Our battle for legalization is far from over while the medical marijuana communities we have established are threatened.

 

Websites I referred to while writing this:

Extensive Colo. pot rules don’t prevent crackdown – The Denver Post

16 Legal Medical Marijuana States and DC – Medical Marijuana – ProCon.org

Colorado favors gay marriage, marijuana use, loves Tebow – Public Policy Polling

Medical Marijuana: Federal Crackdown, Similar To That In California, Begins In Colorado

January 2, 2012

People Find Dangerous Alternatives to Cannabis

 

My original post can be found here:

Seeking Effects Similar to Cannabis People Find Dangerous Alternatives

January 1, 2012

Seeking Effects Similar to Cannabis People Find Dangerous Alternatives

 

 

Spice, K2, and synthetic cannabis by any name is dangerous to the cannabis legalization effort. The United States government has waged war on the cannabis plant for over 40 years; a period of prohibition that forces citizens to associate cannabis with many other much more dangerous drugs. While cannabis has yet to kill a human being in all of history, we have seen epidemics of cocaine, crack, heroin, meth, ecstasy and pharmaceutical drugs destroy our country and be used by those building arguments against cannabis legalization.

As more research is done regarding cannabis as an all natural healer and component in well-being, those who do not have safe access to the plant will seek something they think to be similar. Synthetic cannabis is sold under many names, with some of the ingredients now illegal in over 40 states. K2, Spice, “herbal smoking blends,” are herbs often sprayed with laboratory created synthetic cannabinoids, chemical compounds that may cause effects unlike cannabis use. While patients and partygoers are seeking the soothing beneficial results of cannabis, they are greeted with a surprise blend of chemicals in each distribution. Professor John W. Huffman, who first synthesised many of the cannabinoids used in synthetic cannabis, is quoted as saying,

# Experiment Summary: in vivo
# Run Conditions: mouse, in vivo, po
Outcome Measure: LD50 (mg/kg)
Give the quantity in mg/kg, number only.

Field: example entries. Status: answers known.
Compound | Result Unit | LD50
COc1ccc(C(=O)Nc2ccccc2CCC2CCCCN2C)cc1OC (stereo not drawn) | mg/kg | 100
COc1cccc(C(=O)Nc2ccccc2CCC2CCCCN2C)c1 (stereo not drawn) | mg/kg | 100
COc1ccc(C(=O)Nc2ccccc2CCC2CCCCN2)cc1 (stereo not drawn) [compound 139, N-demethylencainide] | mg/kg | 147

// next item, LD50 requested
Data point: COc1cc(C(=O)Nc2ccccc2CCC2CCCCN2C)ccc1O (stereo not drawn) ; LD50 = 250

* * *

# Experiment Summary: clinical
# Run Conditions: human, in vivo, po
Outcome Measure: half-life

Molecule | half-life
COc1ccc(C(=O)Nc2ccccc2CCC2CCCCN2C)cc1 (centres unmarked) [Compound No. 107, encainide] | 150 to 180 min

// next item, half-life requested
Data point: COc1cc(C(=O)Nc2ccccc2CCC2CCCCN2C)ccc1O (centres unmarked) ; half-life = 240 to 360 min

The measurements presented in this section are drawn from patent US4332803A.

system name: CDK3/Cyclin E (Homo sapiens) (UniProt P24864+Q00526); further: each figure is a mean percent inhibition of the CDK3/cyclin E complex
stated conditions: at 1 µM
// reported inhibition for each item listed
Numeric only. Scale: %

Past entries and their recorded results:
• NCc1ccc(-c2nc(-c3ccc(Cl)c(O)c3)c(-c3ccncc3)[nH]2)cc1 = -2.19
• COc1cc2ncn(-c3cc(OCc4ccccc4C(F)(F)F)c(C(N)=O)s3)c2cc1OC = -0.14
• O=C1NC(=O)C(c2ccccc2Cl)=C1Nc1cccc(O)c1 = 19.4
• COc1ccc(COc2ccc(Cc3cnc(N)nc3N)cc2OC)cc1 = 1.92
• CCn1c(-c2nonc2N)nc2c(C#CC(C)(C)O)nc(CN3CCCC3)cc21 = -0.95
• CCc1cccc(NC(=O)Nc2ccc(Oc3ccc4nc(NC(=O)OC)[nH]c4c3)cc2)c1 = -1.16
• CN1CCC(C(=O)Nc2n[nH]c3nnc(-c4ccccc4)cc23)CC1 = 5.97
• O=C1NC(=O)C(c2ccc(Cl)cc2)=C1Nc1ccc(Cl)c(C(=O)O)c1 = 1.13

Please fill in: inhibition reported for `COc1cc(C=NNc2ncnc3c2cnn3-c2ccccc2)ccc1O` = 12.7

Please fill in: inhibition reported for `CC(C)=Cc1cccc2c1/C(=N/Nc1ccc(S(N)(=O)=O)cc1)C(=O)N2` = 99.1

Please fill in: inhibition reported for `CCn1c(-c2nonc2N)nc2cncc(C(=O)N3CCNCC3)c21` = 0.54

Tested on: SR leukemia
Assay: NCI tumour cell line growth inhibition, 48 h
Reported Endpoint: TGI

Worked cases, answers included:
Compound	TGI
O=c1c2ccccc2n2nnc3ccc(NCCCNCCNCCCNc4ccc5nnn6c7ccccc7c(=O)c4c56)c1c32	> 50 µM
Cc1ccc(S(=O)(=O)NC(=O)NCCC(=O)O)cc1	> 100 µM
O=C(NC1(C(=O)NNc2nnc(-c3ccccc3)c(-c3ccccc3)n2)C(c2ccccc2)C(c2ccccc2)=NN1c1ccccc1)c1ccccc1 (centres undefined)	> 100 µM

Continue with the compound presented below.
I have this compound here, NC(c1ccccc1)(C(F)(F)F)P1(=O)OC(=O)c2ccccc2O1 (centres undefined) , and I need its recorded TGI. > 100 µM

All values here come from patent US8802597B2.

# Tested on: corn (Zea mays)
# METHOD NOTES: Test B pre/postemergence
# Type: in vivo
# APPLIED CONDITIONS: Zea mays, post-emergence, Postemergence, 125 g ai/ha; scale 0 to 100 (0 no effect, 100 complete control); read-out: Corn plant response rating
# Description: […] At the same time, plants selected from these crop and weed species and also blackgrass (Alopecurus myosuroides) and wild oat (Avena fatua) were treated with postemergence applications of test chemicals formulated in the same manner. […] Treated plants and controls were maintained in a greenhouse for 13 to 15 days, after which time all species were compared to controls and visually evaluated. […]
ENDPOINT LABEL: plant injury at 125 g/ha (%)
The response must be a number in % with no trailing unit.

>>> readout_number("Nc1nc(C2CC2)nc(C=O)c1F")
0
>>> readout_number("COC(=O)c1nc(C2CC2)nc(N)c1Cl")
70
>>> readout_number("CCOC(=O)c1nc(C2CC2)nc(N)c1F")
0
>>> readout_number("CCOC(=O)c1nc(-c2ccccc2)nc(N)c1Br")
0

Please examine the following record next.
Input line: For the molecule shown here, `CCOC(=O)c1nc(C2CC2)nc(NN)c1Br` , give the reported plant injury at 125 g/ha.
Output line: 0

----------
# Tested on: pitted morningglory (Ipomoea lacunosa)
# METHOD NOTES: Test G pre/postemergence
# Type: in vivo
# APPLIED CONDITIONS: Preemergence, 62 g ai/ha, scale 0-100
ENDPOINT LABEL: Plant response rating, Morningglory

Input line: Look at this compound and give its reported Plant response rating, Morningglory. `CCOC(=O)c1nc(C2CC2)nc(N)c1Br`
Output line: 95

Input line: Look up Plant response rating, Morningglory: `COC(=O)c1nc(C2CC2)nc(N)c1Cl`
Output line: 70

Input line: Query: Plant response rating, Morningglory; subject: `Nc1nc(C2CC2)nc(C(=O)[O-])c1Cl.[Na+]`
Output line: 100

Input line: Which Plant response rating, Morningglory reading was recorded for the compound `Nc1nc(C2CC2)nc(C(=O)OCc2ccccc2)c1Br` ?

“People who use it are idiots. You don’t know what it’s going to do to you.”

The real thing however, has been smoked, cooked with, vaporized, cultivated and used for thousands of years with zero associated deaths. It has an untapped bounty of medical and therapeutic uses, yet the United States government stands firmly by listing cannabis as a level 1 controlled substance. By their definition cannabis has no medical use and a high risk of abuse, defying the laws in 16 states currently recognizing medical use. Without acknowledgment from the Federal government that cannabis is a unique and safe substance, people will continue to try what they have been told is similar, the drugs also listed as controlled substances, or those marketed as legal versions of cannabis. People will continue to be placed in harms way.

I believe that with the legalization of cannabis, and full efforts to find safe access for all who need, there would be much less need for possibly harmful experimental drugs. Cannabis is a safe substance, and an all natural plant. Human beings are born with cannabinoid receptors, denying our bodies regulation cannot be remedied with any other substance.

I gathered information from a number of sources on the internet, primarily Wikipedia’s pages for the War on Drugs, Synthetic Cannabis, Cannabinoid Receptors, and the Endocannabinoid System. I also found this article by MSNBC relevant, as well as Huffington Post’s piece regarding Spice use by United States military.